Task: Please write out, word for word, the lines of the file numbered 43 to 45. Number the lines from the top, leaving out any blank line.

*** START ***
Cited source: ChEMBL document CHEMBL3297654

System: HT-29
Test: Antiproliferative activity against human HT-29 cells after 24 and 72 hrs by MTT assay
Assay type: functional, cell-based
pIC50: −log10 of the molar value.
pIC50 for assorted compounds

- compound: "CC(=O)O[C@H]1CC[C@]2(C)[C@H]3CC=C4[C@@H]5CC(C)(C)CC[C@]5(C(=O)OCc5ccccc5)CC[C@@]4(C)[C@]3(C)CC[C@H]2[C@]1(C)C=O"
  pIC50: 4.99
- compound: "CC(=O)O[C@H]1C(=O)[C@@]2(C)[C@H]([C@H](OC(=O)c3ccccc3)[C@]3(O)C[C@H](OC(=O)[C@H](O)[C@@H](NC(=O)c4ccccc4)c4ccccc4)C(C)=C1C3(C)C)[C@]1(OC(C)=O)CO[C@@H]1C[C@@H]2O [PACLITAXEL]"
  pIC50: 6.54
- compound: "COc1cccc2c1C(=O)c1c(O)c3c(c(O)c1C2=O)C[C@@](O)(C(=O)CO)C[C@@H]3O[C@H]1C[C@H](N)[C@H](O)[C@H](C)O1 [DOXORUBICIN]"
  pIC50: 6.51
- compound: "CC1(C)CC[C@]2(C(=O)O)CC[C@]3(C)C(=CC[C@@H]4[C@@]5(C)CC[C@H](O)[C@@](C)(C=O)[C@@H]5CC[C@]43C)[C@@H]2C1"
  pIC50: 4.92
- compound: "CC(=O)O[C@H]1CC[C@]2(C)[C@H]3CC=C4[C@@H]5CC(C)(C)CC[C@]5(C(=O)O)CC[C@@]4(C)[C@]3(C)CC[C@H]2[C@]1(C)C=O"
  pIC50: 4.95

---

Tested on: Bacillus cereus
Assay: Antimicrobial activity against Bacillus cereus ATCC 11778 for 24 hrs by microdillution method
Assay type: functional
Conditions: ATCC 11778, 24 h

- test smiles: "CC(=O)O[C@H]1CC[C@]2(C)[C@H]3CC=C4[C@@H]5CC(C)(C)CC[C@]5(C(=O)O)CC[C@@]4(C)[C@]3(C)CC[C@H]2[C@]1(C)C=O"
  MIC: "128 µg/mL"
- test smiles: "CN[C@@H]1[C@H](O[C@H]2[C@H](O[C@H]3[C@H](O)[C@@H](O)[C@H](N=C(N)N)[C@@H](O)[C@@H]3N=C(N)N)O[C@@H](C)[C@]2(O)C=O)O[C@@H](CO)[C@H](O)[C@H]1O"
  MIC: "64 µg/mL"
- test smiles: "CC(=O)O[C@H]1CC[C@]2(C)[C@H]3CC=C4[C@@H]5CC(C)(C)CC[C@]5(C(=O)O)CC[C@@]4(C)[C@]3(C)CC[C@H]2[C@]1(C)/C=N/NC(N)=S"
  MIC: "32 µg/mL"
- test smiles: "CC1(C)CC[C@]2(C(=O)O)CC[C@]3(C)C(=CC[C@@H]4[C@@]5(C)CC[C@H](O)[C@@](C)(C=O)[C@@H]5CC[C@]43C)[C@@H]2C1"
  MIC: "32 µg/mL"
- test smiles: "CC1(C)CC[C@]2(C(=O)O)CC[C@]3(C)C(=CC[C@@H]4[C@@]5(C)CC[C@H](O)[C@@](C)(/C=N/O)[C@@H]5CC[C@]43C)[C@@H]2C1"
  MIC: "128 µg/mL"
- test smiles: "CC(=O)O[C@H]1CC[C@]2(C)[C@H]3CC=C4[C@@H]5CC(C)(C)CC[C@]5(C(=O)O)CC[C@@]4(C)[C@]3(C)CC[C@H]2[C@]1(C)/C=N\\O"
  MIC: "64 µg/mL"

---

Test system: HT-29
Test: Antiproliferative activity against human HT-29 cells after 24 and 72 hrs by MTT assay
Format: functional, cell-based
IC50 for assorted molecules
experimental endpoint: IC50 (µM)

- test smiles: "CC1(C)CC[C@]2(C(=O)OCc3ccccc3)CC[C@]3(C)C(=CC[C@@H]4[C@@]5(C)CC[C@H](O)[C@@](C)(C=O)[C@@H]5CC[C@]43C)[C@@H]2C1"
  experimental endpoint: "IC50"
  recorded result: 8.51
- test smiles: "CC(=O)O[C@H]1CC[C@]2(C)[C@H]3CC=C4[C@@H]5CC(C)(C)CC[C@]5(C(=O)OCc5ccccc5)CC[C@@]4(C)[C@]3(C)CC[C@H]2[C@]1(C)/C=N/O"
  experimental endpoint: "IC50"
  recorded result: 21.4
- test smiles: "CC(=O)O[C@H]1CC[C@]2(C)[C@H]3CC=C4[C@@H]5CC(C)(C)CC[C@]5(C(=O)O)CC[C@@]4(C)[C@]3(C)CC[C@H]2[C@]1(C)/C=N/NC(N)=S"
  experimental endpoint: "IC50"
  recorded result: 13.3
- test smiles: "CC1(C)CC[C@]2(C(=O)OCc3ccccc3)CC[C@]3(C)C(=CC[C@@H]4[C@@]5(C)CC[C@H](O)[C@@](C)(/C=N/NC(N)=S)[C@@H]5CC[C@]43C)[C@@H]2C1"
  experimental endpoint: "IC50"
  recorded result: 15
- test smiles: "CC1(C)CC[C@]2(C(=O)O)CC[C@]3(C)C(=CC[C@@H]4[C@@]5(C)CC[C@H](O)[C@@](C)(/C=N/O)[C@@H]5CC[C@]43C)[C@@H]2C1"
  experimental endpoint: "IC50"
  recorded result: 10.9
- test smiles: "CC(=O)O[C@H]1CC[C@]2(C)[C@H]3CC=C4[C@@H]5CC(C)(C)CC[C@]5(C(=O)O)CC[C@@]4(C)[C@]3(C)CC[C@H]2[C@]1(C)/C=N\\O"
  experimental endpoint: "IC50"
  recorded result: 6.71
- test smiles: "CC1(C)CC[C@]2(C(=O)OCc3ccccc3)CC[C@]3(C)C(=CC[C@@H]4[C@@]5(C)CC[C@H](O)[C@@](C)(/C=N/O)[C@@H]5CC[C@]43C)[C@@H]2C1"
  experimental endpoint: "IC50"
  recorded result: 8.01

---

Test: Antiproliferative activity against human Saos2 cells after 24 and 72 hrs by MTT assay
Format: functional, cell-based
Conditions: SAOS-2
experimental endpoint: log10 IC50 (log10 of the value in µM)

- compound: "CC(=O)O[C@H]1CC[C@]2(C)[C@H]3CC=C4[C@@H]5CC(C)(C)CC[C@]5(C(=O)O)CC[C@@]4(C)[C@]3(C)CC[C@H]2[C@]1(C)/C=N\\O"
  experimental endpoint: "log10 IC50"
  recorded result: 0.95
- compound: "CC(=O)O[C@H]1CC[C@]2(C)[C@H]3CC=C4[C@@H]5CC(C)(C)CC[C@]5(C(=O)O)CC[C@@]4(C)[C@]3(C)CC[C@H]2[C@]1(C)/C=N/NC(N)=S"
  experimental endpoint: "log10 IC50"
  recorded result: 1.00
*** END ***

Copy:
- test smiles: "CC(=O)O[C@H]1CC[C@]2(C)[C@H]3CC=C4[C@@H]5CC(C)(C)CC[C@]5(C(=O)OCc5ccccc5)CC[C@@]4(C)[C@]3(C)CC[C@H]2[C@]1(C)/C=N/O"
  experimental endpoint: "IC50"
  recorded result: 21.4